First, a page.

It’s an undeniable fact that we’re lovers of analog photography. I don’t want to get all high and mighty about it, but there’s something about the grain, the imperfections and unforgivefullness of film that intrigues us. Spanish photographer Evita Weed (Eva González López) brings us just that: Perfect, imperfect mistery, presumably photographed in the Spanish Landscape.
“EvitaWeed”, also known as Eva González López (1986) was born in a small village in the Jaen provence in Andalusia, Spain. In this village she began experimenting with photography. In 2002 Evita moved to Granada (Spain) where she started a photography study. Here she found her own personal style and learned how to use photography as something deeper; a medium through which she can translate feelings and sensations perceived as light and turn those into tangible realities on paper.
In Evita Weed’s photography you will always find a touch of melancholy. She is a lover of analog photography because of the grain running through each and every shot, the subtle and soft tones, the small gradients and the tremendous use of light. Natural light is the queen of her collection.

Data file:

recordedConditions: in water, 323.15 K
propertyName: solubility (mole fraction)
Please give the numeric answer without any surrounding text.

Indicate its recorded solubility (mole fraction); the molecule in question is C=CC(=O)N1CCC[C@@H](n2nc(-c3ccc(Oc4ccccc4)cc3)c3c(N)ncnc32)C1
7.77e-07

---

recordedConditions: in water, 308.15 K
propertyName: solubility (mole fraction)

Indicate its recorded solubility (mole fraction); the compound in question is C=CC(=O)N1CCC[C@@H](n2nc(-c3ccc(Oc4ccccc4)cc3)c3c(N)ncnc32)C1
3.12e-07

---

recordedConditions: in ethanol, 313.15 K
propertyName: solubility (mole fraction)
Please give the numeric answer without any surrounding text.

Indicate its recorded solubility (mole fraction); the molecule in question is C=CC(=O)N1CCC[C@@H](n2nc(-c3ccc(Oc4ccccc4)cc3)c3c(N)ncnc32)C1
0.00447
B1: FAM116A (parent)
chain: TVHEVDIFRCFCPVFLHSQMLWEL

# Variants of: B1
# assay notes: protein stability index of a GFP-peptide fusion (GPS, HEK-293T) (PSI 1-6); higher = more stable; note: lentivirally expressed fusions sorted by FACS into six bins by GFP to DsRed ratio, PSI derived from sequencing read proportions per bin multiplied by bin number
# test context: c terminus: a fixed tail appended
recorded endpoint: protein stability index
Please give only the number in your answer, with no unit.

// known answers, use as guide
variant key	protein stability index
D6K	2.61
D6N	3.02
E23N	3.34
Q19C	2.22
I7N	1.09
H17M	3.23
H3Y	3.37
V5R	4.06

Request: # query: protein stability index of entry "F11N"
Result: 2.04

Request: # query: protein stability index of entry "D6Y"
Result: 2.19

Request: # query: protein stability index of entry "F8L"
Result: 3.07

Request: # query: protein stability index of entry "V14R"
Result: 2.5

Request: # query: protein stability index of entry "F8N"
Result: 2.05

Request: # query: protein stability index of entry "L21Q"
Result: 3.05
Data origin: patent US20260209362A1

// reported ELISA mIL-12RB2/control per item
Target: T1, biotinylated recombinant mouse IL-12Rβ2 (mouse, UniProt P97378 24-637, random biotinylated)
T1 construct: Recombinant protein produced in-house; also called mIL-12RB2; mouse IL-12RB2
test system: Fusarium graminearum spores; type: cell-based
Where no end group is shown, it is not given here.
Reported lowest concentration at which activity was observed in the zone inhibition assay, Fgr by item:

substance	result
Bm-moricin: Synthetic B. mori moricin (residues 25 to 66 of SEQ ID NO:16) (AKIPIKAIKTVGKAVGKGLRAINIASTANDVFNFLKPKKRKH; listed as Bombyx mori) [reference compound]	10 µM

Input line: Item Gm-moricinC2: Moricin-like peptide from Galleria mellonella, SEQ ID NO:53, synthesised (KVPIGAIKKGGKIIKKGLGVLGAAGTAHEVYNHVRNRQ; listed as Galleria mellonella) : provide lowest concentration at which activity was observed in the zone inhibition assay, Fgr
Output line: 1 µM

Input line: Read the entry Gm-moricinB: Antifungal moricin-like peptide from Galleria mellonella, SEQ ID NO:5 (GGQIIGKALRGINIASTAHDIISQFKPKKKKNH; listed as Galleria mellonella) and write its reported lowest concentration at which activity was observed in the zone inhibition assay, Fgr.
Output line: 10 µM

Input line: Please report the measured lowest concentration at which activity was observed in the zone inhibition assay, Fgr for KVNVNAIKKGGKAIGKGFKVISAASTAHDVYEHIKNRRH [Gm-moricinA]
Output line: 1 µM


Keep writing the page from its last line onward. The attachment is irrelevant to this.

Her style is very characteristic / recognizable which makes it easy to let go and plunge into the imaginary world of sublime landscapes, skies full of life and hidden feelings in the most remote corners.
“The big change came when I stopped looking from the outside in and started looking from the inside out” – Albert G. Alix
This quote from Albert G Alix is very identifiable for Evita’s work. It’s her view of the world around: A huge desert of asphalt which she tries to flee. Preserving her innocence in a society lacking it. A look at the city, this huge and lonely desert road, resistance to inevitable loss of innocence. There are thousands of moments in life, and some deserve to be enshrined.
Feelings and images and nothing more.